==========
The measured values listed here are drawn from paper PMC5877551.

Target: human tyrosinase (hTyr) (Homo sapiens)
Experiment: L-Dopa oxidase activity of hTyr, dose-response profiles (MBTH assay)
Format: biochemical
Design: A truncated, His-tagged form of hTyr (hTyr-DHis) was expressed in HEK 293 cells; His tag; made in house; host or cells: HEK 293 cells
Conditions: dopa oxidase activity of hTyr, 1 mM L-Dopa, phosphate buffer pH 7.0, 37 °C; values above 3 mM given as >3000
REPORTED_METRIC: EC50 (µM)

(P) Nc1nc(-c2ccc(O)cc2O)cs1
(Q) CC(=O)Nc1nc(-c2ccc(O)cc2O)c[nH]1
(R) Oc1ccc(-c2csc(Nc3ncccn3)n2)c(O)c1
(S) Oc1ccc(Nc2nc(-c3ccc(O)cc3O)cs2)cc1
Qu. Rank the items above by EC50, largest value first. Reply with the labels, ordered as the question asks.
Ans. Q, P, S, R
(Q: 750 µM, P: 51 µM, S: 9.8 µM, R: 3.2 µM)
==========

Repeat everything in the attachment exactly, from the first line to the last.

The measured values listed here are drawn from paper PMC5877551.

Target: human tyrosinase (hTyr) (Homo sapiens)
Experiment: L-Dopa oxidase activity of hTyr, dose-response profiles (MBTH assay)
Format: biochemical
Design: A truncated, His-tagged form of hTyr (hTyr-DHis) was expressed in HEK 293 cells; His tag; made in house; host or cells: HEK 293 cells
Conditions: dopa oxidase activity of hTyr, 1 mM L-Dopa, phosphate buffer pH 7.0, 37 °C; values above 3 mM given as >3000
REPORTED_METRIC: EC50 (µM)

(P) Nc1nc(-c2ccc(O)cc2O)cs1
(Q) CC(=O)Nc1nc(-c2ccc(O)cc2O)c[nH]1
(R) Oc1ccc(-c2csc(Nc3ncccn3)n2)c(O)c1
(S) Oc1ccc(Nc2nc(-c3ccc(O)cc3O)cs2)cc1
Qu. Rank the items above by EC50, largest value first. Reply with the labels, ordered as the question asks.
Ans. Q, P, S, R
(Q: 750 µM, P: 51 µM, S: 9.8 µM, R: 3.2 µM)